Kiddushin is the ceremony conducted under the chuppah. Two cups of wine are used in this part of the wedding ceremony. The first cup is served alongside the rabbi's betrothal blessings, which both the bride and groom partake in. These blessings signify the couple's commitment to building a Jewish home that serves both God and humankind.

Swapping of the Rings

The wedding ring symbolizes the eternal bond and love between husband and wife. Wearing the ring signifies official marriage in Jewish tradition. Centuries ago, it was customary to present the bride with one gold coin as part of her dowry, which she would wear on her left-hand ring finger to indicate her married status. The ring itself is typically simple, without any embellishments or decorations. This modesty symbolizes that love is the central focus, surpassing any superficial adornments.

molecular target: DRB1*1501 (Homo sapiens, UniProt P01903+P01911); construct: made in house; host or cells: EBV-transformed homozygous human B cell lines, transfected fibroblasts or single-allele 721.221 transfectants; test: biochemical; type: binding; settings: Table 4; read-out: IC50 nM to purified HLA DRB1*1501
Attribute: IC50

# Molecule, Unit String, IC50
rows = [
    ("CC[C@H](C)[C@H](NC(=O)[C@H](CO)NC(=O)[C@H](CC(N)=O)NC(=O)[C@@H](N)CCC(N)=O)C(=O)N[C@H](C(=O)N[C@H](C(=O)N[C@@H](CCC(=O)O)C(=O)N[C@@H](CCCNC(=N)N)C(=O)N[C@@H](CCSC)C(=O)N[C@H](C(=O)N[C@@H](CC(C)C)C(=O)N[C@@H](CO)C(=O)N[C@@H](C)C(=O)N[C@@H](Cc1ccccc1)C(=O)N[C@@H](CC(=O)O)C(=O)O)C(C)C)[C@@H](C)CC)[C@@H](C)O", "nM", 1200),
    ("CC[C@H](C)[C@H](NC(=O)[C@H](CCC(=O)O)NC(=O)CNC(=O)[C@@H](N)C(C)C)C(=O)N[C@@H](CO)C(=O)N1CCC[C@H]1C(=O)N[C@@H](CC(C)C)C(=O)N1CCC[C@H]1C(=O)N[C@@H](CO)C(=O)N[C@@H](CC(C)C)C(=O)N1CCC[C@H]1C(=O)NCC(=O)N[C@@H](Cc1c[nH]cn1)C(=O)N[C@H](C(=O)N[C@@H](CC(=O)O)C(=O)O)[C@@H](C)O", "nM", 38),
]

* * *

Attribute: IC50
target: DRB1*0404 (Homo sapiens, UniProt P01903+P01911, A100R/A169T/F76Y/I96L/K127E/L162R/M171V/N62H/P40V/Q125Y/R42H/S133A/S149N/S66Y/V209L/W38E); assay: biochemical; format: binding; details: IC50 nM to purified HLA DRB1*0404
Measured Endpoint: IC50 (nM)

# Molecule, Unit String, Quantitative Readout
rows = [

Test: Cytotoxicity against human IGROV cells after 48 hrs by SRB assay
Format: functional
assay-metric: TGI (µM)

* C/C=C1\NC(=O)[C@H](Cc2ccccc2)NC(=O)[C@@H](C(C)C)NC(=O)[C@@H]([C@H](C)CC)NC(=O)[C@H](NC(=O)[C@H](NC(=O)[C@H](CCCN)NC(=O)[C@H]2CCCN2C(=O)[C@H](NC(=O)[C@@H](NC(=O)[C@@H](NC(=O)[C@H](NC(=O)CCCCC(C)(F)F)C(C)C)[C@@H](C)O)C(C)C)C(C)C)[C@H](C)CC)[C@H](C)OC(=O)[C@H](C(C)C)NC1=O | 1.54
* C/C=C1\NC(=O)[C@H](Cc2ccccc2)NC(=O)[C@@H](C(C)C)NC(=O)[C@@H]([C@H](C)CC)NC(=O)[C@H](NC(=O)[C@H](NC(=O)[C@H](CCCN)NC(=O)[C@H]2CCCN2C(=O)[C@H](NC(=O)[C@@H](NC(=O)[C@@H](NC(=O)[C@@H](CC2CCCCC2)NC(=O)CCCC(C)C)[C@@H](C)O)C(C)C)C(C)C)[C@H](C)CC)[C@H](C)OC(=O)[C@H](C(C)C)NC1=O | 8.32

Reading of the Ketubah

The Ketubah, read aloud in its original Aramaic language, represents the official marriage contract. The bride receives the Ketubah for her signature and keeps it throughout the marriage. Under Jewish law, the Ketubah legally belongs to the bride. The timing of the Ketubah signing may vary depending on the officiating rabbi, with some opting to sign it before or during the chuppah ceremony. If signed before the chuppah, the Ketubah may be displayed for all to see during the ceremony.

Sheva Brachot: The Seven Blessings

The Sheva Brachot, or Seven Blessings, hold a special place in the Jewish wedding ceremony. Rabbis, chazans, or others chosen by the couple recite these ancient blessings over a second cup of wine. These blessings celebrate God as the creator and express thanks for the creation of humanity in His image. While steeped in reverence, the Sheva Brachot can also be a lively affair. In some cases, they are offered to the bride and groom as they move from table to table, accompanied by music and wine, creating an enjoyable experience for all.

Breaking the Glass